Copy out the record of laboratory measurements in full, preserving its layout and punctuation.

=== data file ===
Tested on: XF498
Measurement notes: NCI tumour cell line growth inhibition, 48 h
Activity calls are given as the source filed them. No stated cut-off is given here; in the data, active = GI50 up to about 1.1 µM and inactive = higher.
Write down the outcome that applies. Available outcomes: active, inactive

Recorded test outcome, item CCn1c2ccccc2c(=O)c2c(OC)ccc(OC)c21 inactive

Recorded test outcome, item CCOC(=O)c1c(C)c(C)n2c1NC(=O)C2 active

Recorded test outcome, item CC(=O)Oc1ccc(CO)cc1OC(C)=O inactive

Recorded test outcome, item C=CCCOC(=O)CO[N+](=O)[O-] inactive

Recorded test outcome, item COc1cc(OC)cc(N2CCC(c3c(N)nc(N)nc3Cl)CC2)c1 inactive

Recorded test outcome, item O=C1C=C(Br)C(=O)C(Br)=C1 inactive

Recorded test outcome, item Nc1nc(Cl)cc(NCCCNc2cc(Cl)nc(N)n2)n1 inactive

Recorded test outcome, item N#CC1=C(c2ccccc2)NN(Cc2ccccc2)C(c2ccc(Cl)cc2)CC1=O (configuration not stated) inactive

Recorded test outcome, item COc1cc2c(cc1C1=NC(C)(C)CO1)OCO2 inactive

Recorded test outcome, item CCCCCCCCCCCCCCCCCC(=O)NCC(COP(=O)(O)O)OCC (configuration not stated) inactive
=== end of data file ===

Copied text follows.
Tested on: XF498
Measurement notes: NCI tumour cell line growth inhibition, 48 h
Activity calls are given as the source filed them. No stated cut-off is given here; in the data, active = GI50 up to about 1.1 µM and inactive = higher.
Write down the outcome that applies. Available outcomes: active, inactive

Recorded test outcome, item CCn1c2ccccc2c(=O)c2c(OC)ccc(OC)c21 inactive

Recorded test outcome, item CCOC(=O)c1c(C)c(C)n2c1NC(=O)C2 active

Recorded test outcome, item CC(=O)Oc1ccc(CO)cc1OC(C)=O inactive

Recorded test outcome, item C=CCCOC(=O)CO[N+](=O)[O-] inactive

Recorded test outcome, item COc1cc(OC)cc(N2CCC(c3c(N)nc(N)nc3Cl)CC2)c1 inactive

Recorded test outcome, item O=C1C=C(Br)C(=O)C(Br)=C1 inactive

Recorded test outcome, item Nc1nc(Cl)cc(NCCCNc2cc(Cl)nc(N)n2)n1 inactive

Recorded test outcome, item N#CC1=C(c2ccccc2)NN(Cc2ccccc2)C(c2ccc(Cl)cc2)CC1=O (configuration not stated) inactive

Recorded test outcome, item COc1cc2c(cc1C1=NC(C)(C)CO1)OCO2 inactive

Recorded test outcome, item CCCCCCCCCCCCCCCCCC(=O)NCC(COP(=O)(O)O)OCC (configuration not stated) inactive